Almost a million people who have survived a stroke have developed at least one mental health problem, according to new findings(i) published today by the Stroke Association.
There are currently over 1.2 million stroke survivors in the UK, and more than three quarters (78%) face a battle with depression, anxiety, a lack of confidence, mood swings or even suicidal thoughts. Yet worryingly, over a quarter (27%) of people say they have not received enough emotional support to help rebuild their lives.
The Lived Experience of Stroke report is the Stroke Association’s largest ever survey of people affected by stroke, with over 11,000 people responding(i). The first chapter demonstrates how the hidden effects of stroke affect almost everyone, yet can often go unnoticed by people in a stroke survivor’s life.
The findings reveal the real impact that stroke has on survivors’ mental health, with many people having to adapt to a ‘new normal’ while still living with the fear of having another stroke.
While anxiety and fear(ii) top the list of emotions that have the highest impact within the first six months of a stroke, most respondents said these effects can improve over time. In fact, more than half (56%) of these stroke survivors report now ‘feeling positive emotions’.
However, one in six (16%)(iii) people who have survived a stroke reported having suicidal thoughts, and a quarter (25%) of those were parents with children in their households. The findings reveal that among those survivors who felt this way, nine out of ten (89%) people also reported that their personal relationships had been negatively impacted since their stroke.
The charity’s latest findings demonstrate how stroke changes lives in an instant. As a result, roles within relationships are turned upside down. Overnight, a partner becomes a carer. A breadwinner becomes jobless.
Juliet Bouverie, Chief Executive of the Stroke Association, comments: “This report exposes the true devastation stroke can bring. These figures are extremely concerning, and show a desperate need for support to cope with the hidden, and often overlooked, effects of stroke. Far too many lives have been destroyed by stroke, and no-one should be left feeling suicidal. The evidence highlights how important it is that families, friends and health professionals who support stroke survivors understand what it means to live with these ‘hidden effects’, ask how people are feeling, and provide appropriate emotional and psychological support.”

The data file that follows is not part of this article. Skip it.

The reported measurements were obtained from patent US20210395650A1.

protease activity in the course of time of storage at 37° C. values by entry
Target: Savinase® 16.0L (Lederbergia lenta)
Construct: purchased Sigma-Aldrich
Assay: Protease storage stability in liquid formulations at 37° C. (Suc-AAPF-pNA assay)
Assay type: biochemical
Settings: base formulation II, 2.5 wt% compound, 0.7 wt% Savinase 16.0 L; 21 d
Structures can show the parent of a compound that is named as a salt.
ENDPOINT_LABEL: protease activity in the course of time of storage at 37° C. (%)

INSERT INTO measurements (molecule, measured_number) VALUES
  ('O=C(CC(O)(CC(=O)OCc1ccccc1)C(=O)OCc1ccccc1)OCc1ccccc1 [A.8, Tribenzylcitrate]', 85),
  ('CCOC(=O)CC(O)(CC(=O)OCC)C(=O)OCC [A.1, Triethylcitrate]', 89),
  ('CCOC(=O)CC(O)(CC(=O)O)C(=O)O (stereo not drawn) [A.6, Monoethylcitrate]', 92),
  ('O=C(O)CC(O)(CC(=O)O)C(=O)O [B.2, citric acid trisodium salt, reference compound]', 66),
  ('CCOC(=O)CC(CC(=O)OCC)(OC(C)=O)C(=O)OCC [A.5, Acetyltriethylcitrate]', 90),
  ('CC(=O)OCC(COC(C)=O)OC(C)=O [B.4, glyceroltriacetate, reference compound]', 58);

Worryingly, the research also revealed that an overwhelming nine out of 10 (92%) stroke survivors experience at least one cognitive effect, such as fatigue(vi), problems with concentration, decision-making, reading, writing and poorer memory. Of those respondents:
- Almost nine in 10 (86%) of people surveyed experienced fatigue(iv), which can be debilitating and doesn’t get better with rest
- More than eight in 10 (83%) stroke survivors said they have problems with their short or long term memory
- Eight in 10 (80%) stroke survivors reported issues with concentration, which can affect their ability to do more than one thing at a time.
Hannah McGrath, 27 from Manchester, was working night shifts as a nurse, when she had two life changing strokes and found herself on the receiving end of hospital care.
She said: “Fortunately I haven't had any long term physical issues. But the biggest hit of the strokes were how they affected me emotionally. Something I can't even comprehend now, was that I was 23 years old, fit and healthy. I'd just booked a one way ticket to travel the world with my friend, Fran. This wasn't in my plan.
“I really struggled with anxiety and fatigue and didn't feel well enough to continue as a nurse. Initially when I was discharged from hospital my fatigue meant I was just constantly napping through the day. It was a vicious circle, as I was really anxious about sleeping in case I had another stroke.